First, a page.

We Don’t Do Abs, We Do Midline Stabilization
Greg Glassman, CrossFit Founder and CEO, was quoted saying “We don’t do abs, we do midline stabilization.” It sounds kind of snobby and elitist, but really, Glassman is making an important distinction. Your ‘midline’ does not just include your abdominals, or six-pack muscles. In reality, ‘core strength’ means spinal stability, and this goes far beyond our abs.
Midline stability relies not only on your core musculature, but on your body’s prime movers too. These include the muscles in your hips, glutes, hamstrings and spinal erectors. Midline stability refers to the capacity to maintain neutral spine under load through full range of motion. It takes awareness and control of all these muscles to keep the spine stiff and stable, from the top of the head to the base of the sacrum. The ability to maintain a stable midline goes the other way too; it allows you to utilize the prime movers more efficiently.
I’m commonly asked, “what do you do for abs?” My answer; everything, and we don’t stop at abs. Almost every movement you perform at CrossFit requires you to engage your midline and maintain a neutral spine. This is far easier said than done, particularly for those that are just starting to develop body awareness or who lack mobility. Our marker of core strength is not a six-pack. The reality is, healthy or not, anyone’s stomach muscles can be visible if their body fat is low enough. This can be achieved through diet alone. Our standard is midline stabilization, and crunches and sit-ups will not give you this.
Every time you squat, press or deadlift and maintain a neutral spine, you are strengthening your midline. When we handstand, dip, pull-up or push-up, we hold the hollow-body position. Hold this for 10 seconds and tell me you don’t feel it in your core, and everywhere else. We throw in accessory midline stabilization exercises every now and then too, but you are (or should be) working your core the whole time you train. If you can’t maintain a stable spine, regardless of how strong your legs may be (and how defined your six, or eight-pack), you will fold in half under a heavy squat.
Better midline stability equals better movement control. This is the single most valuable lesson we teach at CrossFit. Stabilizing your spine is a skill in itself. As a coach, it is my number one priority when I look at an athlete. Squeeze the glutes. Ribcage down. Eyes forward. Tuck the pelvis. Squeeze the abs. Squash your lower back into the ground. Chest up. Shoulders back. I say these things probably one hundred times a day. All directly relate to maintaining a stable spine.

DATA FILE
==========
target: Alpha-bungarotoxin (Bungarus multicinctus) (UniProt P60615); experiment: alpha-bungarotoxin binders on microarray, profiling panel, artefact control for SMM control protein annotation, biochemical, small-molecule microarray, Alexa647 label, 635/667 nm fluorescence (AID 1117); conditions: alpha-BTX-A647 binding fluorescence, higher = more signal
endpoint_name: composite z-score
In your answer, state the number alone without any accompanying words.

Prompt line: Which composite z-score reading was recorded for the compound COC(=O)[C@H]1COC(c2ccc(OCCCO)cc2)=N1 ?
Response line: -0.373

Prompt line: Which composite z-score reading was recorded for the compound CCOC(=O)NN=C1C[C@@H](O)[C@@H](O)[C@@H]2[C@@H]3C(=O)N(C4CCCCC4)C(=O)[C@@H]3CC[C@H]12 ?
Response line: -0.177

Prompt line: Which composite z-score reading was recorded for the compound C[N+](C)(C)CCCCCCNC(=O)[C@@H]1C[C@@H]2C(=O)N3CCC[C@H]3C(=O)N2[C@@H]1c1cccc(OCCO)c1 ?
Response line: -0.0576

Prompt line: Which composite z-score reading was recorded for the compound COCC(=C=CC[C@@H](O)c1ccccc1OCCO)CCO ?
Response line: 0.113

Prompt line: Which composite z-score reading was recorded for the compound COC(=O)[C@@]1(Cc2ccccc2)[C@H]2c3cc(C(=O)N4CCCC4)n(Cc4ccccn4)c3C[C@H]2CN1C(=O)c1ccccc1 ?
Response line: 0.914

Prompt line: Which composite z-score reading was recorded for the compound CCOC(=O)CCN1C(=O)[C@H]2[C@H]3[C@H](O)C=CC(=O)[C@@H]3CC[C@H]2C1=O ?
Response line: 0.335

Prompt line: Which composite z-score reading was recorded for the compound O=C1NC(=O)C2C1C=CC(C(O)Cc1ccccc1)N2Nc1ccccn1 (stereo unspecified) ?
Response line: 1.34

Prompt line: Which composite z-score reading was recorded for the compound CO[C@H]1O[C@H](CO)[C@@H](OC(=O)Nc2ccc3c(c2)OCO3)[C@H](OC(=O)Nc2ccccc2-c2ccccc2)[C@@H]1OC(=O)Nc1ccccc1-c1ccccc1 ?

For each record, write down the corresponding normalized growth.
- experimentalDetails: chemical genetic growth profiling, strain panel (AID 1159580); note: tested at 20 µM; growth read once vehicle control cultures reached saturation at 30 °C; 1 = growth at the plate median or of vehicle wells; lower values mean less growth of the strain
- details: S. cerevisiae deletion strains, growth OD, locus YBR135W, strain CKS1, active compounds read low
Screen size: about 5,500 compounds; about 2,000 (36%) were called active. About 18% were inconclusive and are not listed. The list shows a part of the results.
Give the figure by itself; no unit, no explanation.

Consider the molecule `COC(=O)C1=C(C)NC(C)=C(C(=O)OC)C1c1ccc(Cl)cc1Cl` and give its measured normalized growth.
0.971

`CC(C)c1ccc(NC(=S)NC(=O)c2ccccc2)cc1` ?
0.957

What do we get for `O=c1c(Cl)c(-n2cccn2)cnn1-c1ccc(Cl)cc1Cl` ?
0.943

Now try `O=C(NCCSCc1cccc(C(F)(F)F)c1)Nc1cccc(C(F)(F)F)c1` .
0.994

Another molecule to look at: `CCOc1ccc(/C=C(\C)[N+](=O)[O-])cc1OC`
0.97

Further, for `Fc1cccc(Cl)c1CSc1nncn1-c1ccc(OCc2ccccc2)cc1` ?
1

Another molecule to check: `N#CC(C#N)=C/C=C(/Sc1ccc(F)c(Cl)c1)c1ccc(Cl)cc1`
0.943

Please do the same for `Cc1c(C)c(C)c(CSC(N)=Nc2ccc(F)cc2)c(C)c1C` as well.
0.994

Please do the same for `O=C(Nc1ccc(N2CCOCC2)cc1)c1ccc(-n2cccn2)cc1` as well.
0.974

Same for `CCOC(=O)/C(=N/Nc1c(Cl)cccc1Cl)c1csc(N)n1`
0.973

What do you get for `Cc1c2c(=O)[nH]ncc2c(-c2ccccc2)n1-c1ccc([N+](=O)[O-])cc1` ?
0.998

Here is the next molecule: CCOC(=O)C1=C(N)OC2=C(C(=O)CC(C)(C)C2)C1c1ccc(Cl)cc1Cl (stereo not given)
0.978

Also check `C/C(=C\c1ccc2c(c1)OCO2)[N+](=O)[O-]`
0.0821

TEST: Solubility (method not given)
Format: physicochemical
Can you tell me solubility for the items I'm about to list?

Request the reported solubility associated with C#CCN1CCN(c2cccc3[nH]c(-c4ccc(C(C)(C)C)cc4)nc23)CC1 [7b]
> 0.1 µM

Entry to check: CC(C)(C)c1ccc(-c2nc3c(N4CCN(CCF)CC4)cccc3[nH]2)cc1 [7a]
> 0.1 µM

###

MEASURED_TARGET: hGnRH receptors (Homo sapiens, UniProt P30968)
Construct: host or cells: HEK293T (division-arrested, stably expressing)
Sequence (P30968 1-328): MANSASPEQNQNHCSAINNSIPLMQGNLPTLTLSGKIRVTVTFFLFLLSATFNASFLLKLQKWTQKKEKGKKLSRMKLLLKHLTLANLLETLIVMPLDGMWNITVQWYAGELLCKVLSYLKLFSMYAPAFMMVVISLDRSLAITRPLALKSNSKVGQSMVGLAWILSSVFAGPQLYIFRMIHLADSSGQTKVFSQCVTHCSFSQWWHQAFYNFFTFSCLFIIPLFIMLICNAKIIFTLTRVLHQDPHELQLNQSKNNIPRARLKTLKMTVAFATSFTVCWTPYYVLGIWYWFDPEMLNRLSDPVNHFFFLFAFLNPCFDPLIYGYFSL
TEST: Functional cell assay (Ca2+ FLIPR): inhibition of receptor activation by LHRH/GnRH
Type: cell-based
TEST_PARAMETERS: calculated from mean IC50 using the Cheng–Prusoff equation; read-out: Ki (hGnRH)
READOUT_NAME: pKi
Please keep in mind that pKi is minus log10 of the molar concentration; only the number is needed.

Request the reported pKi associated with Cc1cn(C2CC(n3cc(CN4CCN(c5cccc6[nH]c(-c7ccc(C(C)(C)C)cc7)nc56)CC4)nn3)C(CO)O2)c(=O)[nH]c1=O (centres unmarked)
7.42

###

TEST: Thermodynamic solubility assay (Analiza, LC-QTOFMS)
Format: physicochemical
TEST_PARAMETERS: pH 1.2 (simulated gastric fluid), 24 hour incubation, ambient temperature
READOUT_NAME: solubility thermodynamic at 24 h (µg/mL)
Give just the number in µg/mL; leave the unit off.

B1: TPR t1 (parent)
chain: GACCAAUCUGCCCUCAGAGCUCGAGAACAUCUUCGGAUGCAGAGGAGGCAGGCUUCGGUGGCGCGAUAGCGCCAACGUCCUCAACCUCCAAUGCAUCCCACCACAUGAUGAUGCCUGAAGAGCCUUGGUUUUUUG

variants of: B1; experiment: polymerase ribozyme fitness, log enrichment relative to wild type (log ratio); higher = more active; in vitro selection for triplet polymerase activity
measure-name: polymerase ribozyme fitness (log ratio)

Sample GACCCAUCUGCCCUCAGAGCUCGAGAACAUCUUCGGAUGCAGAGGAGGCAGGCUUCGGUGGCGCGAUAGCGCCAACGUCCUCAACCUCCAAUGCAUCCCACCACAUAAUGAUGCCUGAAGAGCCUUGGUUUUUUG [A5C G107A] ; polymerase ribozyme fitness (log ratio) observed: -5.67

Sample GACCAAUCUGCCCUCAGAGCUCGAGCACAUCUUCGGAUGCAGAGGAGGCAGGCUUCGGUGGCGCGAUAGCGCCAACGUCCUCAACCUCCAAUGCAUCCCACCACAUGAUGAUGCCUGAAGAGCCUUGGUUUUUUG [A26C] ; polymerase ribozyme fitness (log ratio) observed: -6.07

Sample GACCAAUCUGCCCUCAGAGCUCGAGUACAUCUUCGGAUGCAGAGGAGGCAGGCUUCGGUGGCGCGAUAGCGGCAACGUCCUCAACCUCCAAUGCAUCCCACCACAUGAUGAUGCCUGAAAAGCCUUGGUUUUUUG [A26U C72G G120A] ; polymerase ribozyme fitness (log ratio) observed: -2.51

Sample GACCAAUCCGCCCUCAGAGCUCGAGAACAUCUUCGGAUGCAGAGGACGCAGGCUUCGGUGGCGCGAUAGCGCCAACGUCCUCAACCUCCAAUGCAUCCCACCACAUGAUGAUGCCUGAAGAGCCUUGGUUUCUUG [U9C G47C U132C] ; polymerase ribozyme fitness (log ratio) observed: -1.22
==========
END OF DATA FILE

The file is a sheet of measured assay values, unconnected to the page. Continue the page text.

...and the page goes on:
So how exactly do you activate the core musculature to create a stable midline in preparation to lift?
- Pull your belly button towards your spine
- Pull up on your sphincter (or pull up like you are trying to stop from going to the bathroom)
- Take a deep breath in to the diaphragm and hold. Your stomach should tighten, not expand. Breathe equally in to your chest, ribs and stomach.
Check out this video of Kelly Starrett on midline stabilization, and watch him describe the method above.
If you have mobility deficits, particularly in the thoracic, hips, shoulders and glutes, you are going to struggle to maintain a neutral spine through range of motion, as those tight muscles will literally pull you out of position. Mobility is the first step to sounds mechanics. Check out the videos available on MobilityWOD, and come to Mobility class at 11am on Saturdays to learn how to mobilize.
Practice midline stabilization inside and outside of the gym, before, during and after WODs. CrossFit Southbay has a great video of exercises you can do to help train midline stability. Check out the video at the end of the article here. Hit a plateau on your jerk or overhead squat? Is your midline staying stable or are you losing it during dynamic movement? Mindfulness, and some extra midline accessory work could be the ticket.
Be mindful of what your back is doing during a WOD and when lifting. A stable midline will increase your power and strength, and is essential for preventing injury. Your spine is too precious to sacrifice for the sake of intensity.
This article was written by CrossFit Bloomfield
25 MB Abmat Sit Ups (20/14)
10 Shoulder Press (95/65)
20 Abmat Sit Ups
10 Shoulder Press 75/55